When it comes to its new recycling policy, it looks like DaimlerChrysler AG is grading its suppliers on a curve — and plastics are being set up for failure.
Let me start out by saying I like DaimlerChrysler's plan. It is in the automaker's interest to voluntarily urge its suppliers to incorporate recycled content.
Some European nations already are making noise about legislating specific recycling rates and recycled-content goals for automobiles.
Although some automakers have actively championed recycling in recent years — Ford Motor Co. has led the charge — the reality has been that the auto industry isn't known for being recycling-friendly. In recent years, recycling has played second fiddle to efforts to reduce weight and cost (while improving quality).
From an environmental point of view, those priorities have been right on the mark. But automakers (and suppliers) must recognize that while increasing their use of plastics, they must make an effort to ensure that they don't kill the automotive recycling success story.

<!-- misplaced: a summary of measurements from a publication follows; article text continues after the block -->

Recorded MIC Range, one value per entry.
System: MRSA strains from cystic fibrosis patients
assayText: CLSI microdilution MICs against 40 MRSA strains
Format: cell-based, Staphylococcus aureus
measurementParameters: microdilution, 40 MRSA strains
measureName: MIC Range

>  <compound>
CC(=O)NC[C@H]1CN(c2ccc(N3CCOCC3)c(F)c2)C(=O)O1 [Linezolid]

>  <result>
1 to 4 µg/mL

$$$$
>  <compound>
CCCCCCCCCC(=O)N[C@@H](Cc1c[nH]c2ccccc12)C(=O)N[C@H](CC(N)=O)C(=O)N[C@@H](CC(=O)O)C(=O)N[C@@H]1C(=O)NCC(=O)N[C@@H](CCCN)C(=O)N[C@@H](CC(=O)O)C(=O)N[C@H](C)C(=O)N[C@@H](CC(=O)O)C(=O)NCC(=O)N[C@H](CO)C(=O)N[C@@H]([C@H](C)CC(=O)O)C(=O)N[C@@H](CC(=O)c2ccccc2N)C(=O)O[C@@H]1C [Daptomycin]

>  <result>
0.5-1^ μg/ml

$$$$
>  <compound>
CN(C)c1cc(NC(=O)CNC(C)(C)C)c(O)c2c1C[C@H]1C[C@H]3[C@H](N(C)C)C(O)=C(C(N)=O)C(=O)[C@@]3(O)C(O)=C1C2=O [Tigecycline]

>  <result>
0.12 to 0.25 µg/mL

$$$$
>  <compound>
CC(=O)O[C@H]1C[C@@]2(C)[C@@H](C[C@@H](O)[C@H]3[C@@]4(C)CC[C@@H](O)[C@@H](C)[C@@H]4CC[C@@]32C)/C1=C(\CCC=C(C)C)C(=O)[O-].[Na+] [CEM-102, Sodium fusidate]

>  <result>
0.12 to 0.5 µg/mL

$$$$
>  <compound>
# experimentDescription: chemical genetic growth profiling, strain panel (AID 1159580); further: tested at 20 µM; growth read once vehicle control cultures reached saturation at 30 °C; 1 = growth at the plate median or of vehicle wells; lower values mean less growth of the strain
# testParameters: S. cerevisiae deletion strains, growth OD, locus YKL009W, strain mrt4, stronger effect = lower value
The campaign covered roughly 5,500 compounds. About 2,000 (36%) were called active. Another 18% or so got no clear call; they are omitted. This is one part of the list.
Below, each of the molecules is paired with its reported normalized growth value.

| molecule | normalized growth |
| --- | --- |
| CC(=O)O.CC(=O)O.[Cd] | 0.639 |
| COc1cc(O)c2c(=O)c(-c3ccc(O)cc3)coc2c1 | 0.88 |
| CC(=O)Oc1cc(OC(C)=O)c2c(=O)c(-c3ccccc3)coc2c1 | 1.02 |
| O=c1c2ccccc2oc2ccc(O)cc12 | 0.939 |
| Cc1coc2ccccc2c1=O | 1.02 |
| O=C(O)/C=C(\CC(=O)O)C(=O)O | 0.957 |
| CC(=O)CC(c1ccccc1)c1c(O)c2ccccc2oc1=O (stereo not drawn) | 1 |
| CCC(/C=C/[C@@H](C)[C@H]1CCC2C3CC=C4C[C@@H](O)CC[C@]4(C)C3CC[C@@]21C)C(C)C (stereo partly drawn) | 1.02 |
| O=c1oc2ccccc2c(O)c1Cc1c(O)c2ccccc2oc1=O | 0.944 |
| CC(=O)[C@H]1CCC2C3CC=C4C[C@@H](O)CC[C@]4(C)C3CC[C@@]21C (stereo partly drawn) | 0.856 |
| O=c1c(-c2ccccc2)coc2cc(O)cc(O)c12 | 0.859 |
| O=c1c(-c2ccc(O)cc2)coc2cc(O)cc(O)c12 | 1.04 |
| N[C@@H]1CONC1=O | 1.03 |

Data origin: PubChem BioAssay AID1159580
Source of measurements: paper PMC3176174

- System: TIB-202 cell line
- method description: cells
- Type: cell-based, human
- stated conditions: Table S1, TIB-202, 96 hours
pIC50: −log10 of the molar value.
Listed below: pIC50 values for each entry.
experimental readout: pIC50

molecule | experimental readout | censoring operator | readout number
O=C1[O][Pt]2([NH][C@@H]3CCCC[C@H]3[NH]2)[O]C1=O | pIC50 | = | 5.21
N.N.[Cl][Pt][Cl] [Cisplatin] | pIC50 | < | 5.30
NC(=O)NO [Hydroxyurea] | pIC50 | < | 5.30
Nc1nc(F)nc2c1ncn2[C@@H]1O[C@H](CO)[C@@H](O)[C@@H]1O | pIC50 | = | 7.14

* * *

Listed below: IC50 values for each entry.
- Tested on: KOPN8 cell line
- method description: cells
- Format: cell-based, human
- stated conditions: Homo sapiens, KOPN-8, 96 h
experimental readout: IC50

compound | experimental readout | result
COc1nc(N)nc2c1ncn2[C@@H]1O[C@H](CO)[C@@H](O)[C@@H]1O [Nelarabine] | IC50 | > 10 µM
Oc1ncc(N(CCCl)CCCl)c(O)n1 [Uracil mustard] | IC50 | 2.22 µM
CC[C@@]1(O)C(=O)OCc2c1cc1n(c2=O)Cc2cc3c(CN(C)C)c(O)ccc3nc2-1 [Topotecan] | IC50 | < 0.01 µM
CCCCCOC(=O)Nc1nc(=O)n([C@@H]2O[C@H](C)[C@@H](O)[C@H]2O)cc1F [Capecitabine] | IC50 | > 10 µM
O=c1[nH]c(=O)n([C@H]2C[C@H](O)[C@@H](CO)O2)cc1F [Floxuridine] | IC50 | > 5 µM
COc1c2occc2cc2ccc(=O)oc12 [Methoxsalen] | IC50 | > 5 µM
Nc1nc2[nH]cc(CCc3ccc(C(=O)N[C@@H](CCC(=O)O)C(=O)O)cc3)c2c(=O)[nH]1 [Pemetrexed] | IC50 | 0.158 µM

DaimlerChrysler approved its new policy Dec. 18. I like the new policy because it sets an ambitious, but achievable, target for plastics companies. But I'm afraid that's not the case for some competing materials.
For plastic parts, DaimlerChrysler wants suppliers to provide at least 20 percent recycled content by weight in the year 2000. By 2002 and beyond, that percentage climbs to 30 percent.
In contrast, the automaker is requiring a minimum of 25 percent recycled content from aluminum-based products by 2002, 35 percent from ferrous-metal parts and 25 percent from other materials, including rubber and glass. The percentage of aluminum rises to 30 percent and metal to 40 percent by 2010.
According to the American Iron and Steel Institute, that industry's overall recycling rate already is more than 68 percent. The Aluminum Association Inc. reports similarly lofty numbers: about 90 percent of post-consumer automotive aluminum scrap is recovered and recycled.
In contrast, the recycling rate for rigid plastic containers is about 20 percent, and the rate for durable goods like automotive parts is much lower.
While DaimlerChrysler's plastics recycling goal is aggressive, it is realistic. For example, it allows suppliers to count post-industrial scrap in their recycling calculations.
Good thing, because post-consumer nylon, acetal and ABS would be pretty hard to find.
DaimlerChrysler's recycling policy has the potential to change the plastics content of automobiles. But the metal recycling targets are unfairly low, and those numbers need to change.
Loepp is Plastics News' managing editor.